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The Tokyo District Court on Monday acquitted two air traffic controllers charged with professional negligence in almost causing two Japan Airlines jumbo jets to collide in January 2001 over the Pacific Ocean off Shizuoka Prefecture.

Prosecutors had demanded a one-year prison term for 31-year-old Hideki Hachitani and a 1 1/2-year sentence for 37-year-old Yasuko Momii for mistaking the flight numbers of the two jets when issuing instructions. Both defendants had pleaded not guilty.

Presiding Judge Hisaharu Yasui reckoned the defendants could not have foreseen the impending accident and there was no causal relationship between the mistaken flight numbers and the mishap.

He added that it was “unsuitable” to hold the individuals involved, including controllers and pilots, criminally liable over the injuries sustained in the incident.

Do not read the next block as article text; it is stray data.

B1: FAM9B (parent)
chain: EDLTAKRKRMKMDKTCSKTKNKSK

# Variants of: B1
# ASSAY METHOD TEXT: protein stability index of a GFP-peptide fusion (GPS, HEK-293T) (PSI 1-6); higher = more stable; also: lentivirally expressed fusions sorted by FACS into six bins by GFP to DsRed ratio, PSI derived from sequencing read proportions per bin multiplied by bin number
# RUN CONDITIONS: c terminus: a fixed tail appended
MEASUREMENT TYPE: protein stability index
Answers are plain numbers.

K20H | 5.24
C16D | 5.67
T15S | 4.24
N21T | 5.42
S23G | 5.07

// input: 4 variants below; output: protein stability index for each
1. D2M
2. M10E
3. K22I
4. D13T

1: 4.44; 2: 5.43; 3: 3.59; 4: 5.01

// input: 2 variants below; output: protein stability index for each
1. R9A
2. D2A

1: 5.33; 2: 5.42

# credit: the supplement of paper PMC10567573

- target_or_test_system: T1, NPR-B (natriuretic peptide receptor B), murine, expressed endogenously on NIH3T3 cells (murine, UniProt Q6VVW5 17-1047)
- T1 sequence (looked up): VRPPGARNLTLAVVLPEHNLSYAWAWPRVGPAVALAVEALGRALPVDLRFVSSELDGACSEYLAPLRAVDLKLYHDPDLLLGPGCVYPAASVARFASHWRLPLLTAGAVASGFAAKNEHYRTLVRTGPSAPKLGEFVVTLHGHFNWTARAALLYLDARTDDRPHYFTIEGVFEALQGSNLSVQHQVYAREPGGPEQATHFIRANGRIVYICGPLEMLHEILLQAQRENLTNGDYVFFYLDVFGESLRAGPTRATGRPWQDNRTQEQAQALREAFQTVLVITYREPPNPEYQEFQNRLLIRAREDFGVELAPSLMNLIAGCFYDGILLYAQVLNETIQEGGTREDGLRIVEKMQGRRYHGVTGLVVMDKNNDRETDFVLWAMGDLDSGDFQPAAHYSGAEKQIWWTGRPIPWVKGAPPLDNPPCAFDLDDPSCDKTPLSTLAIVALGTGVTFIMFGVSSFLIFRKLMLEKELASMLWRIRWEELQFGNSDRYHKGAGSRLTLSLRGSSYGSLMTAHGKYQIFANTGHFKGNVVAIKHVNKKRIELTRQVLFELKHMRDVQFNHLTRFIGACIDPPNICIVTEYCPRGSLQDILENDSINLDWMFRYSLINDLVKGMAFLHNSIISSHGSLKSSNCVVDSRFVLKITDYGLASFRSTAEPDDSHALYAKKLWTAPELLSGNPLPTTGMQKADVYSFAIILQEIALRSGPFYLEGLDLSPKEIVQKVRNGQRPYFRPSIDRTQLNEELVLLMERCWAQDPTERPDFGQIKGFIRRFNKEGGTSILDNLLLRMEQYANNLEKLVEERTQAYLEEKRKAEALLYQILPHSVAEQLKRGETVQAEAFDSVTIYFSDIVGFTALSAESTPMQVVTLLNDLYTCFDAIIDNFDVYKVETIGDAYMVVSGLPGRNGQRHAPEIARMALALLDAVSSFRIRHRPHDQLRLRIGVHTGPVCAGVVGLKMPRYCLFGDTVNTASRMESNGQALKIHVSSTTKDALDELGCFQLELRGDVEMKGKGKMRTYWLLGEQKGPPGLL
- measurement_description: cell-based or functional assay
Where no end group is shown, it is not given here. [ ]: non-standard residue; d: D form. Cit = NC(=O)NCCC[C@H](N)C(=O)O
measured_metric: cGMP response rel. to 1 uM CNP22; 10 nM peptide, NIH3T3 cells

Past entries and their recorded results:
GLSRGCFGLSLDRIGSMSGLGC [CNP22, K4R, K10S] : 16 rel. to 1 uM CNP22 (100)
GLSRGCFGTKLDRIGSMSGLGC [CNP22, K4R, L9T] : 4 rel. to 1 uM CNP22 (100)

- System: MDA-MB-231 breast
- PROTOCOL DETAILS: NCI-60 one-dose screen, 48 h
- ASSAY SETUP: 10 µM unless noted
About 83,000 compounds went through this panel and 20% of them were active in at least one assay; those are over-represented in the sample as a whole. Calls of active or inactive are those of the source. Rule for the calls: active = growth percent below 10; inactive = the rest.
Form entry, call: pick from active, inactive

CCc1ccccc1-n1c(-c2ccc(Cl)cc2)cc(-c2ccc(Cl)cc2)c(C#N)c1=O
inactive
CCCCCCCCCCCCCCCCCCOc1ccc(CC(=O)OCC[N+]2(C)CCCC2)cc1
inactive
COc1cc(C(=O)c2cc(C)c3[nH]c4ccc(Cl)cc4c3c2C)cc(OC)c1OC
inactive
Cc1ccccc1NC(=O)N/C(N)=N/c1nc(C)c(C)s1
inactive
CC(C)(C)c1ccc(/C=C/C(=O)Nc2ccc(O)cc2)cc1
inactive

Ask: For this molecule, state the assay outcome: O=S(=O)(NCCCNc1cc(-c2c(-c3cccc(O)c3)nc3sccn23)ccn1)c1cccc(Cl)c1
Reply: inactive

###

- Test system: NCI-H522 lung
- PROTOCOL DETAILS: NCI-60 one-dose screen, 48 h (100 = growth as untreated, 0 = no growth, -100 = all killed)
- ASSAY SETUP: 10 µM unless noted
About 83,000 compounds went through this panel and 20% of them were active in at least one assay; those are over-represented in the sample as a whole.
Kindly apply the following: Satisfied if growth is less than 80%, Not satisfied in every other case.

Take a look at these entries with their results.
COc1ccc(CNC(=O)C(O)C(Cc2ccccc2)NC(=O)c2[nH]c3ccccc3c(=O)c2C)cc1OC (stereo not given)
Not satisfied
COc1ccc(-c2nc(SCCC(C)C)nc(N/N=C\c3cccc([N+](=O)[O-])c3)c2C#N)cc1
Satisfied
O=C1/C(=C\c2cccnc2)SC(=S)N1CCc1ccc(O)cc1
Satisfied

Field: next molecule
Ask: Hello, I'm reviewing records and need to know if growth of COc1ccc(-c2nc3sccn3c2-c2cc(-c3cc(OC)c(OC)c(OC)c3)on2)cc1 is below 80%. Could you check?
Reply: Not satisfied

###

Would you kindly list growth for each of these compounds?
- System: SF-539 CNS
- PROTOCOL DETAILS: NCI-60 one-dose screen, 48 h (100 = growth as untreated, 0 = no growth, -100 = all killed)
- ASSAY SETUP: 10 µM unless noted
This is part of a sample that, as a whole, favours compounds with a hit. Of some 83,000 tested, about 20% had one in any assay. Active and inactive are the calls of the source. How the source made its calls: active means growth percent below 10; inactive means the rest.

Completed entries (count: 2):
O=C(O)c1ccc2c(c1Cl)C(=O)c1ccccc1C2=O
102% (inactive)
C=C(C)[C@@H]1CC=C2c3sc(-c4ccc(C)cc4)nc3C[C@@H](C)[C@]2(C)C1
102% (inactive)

The near-miss caused about 100 passengers and crew members on one of the planes to be injured when the captain put the jet in a dive to avoid the collision. The controllers had been charged with causing injuries to 57 passengers who filed criminal complaints with police.

The incident occurred at around 4 p.m. on Jan. 31, 2001, when JAL Flight 907, a Boeing 747 bound for Naha, Okinawa Prefecture, ascending from Tokyo’s Haneda airport, and another JAL jet, Flight 958, a DC-10 set to begin its approach to Narita International Airport from Busan, South Korea, came close to each other.

Hachitani, who was training at the time under Momii at the Tokyo Air Traffic Control Center in Tokorozawa, Saitama Prefecture, mistakenly instructed Flight 907 to descend. The pilot followed those instructions, although the plane’s Traffic Alert and Collision Avoidance System had said it should ascend.

Meanwhile, Flight 958 followed the instructions of its TCAS and ascended, as a result bringing the two jets even closer to each other, it said.

This caused the pilot of Flight 907 to put the plane into a steep dive.

Momii was accused of failing to recognize Hachitani’s mistake and correct him, and prosecutors had said she bears heavier responsibility as an instructor for not being alert to the error.